Art & Commerce: Righting The Wrongs Of The World, Choice By Choice

I appreciate Debra Goldman›s view that it is not the consumer›s job to set all of the world›s wrongs right [Consumer Republic, Dec. 13].
But her argument is just as oversimplified as those who would dismiss the WTO protests as ˜crackpot.” Certainly, there is empirical evidence that consumers have much more impact than her logic leads us to believe„are we all just mindless, purely selfish shoppers as she suggests?
Nike and Kathie Lee Gifford would disagree. Fashionable causes? Maybe. Or maybe a small part of the larger ˜battle over globalization” that Goldman foresees. Here are a few more homegrown examples: hemp; organic produce; ˜Buy American”; the Cuban embargo; ˜This product is made with recycled materials”„all consumer expressions of shared social values. As marketing researchers, we watch these types of trends take hold; consumer values often go from the marginal to the majority in surprisingly little time these days.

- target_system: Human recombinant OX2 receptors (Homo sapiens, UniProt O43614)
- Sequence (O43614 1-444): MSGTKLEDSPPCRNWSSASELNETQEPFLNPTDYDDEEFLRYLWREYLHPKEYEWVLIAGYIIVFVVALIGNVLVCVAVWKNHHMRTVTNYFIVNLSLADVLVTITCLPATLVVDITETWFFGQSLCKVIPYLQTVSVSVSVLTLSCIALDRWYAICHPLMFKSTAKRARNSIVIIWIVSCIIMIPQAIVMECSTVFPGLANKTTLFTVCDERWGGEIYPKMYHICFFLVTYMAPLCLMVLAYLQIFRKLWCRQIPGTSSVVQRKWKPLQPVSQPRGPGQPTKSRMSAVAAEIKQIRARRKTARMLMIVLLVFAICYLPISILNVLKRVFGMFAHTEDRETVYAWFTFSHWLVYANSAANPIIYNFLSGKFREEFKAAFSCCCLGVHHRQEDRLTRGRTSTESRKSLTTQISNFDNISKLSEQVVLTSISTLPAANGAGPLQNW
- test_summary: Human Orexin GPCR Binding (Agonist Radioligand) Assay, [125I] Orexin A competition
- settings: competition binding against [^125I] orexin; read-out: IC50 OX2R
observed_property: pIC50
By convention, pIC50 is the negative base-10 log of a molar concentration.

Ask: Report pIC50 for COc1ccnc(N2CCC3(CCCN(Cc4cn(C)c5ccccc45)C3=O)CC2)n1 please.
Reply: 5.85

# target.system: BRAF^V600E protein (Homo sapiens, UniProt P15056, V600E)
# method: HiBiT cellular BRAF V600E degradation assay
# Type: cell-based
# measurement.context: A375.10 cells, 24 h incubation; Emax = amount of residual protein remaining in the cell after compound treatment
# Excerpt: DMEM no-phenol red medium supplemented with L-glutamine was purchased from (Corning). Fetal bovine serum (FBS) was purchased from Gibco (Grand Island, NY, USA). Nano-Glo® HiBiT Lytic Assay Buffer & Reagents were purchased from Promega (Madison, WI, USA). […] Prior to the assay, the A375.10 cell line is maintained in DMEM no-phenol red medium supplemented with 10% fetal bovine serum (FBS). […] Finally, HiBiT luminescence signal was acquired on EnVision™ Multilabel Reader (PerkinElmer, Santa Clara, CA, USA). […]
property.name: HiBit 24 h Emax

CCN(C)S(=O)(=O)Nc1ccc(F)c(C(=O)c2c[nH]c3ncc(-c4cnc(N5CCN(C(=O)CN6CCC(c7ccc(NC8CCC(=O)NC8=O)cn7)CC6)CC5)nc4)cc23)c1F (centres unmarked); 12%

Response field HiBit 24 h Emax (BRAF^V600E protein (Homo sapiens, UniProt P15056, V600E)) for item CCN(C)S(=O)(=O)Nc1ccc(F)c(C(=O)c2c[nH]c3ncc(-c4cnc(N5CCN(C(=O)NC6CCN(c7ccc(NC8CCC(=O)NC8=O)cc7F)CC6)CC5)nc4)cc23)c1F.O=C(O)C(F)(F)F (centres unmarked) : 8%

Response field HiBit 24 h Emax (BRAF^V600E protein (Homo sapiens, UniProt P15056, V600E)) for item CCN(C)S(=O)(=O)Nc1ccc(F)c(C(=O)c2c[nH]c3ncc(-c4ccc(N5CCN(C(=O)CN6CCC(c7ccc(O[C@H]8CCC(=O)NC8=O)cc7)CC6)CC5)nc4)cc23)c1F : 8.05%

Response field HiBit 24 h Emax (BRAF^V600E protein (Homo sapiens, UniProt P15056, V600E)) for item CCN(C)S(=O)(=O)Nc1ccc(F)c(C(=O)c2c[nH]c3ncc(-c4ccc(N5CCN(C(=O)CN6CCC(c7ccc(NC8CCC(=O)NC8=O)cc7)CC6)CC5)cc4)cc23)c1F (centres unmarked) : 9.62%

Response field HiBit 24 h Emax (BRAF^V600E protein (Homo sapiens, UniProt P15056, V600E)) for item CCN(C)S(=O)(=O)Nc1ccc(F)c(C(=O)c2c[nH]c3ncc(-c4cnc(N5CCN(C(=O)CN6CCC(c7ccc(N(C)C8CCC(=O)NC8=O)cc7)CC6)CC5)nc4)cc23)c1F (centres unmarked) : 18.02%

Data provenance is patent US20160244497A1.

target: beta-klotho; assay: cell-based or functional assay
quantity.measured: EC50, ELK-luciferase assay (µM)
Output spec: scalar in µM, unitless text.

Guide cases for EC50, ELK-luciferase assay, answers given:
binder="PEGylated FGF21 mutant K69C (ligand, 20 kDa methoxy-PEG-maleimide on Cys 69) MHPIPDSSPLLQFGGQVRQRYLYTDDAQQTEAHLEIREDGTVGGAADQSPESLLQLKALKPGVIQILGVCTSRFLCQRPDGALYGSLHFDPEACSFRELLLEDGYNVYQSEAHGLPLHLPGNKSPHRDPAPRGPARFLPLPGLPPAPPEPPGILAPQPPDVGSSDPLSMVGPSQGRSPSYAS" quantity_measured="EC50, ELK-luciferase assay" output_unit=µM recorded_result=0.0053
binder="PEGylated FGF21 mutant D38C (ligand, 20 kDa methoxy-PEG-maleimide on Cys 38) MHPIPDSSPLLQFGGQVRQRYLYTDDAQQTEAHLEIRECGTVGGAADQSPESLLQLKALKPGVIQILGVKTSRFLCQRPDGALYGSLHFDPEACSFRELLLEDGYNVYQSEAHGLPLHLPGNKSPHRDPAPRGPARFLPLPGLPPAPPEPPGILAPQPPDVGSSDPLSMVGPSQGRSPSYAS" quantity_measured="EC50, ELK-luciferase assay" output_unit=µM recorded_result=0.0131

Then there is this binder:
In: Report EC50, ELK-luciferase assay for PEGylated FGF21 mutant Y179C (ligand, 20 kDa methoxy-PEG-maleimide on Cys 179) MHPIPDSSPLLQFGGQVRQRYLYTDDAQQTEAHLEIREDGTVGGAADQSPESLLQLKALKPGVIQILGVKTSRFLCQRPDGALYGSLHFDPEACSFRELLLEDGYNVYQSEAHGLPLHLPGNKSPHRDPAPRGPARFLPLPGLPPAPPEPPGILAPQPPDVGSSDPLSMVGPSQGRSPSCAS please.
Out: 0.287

Consumption›s focus may be individual (although in reality, the majority is familial and has much greater impact), but the consequences are collective and, more importantly, incremental. That›s the key. Only an outright embargo has the potential to force short-term change. But the millions of individual and collective consumer choices made every day have the power to shape long-term outcomes.
The protesters in Seattle exhibited an embarrassing ignorance of history and an appalling inability to think about the future of a world past their own lifetimes. Both, unfortunately, are classic American traits.
Unfortunately, true change is the result of thousands and thousands of small choices, which often seem insignificant at the time. If we are counting on politicians and special-interest groups to right the wrongs of the world, we›ll be waiting even longer.
John Holcombe
Vice president, research director
Strategy Research Corp.

An Observation About The Creative Portfolio
Twenty-four white men, two women, a guy named Wong and the only thing black is clothing [Adweek 2000, Dec 13]. Maybe we should ask ourselves, are we really entering a new millennium?
Greg Morelli
New York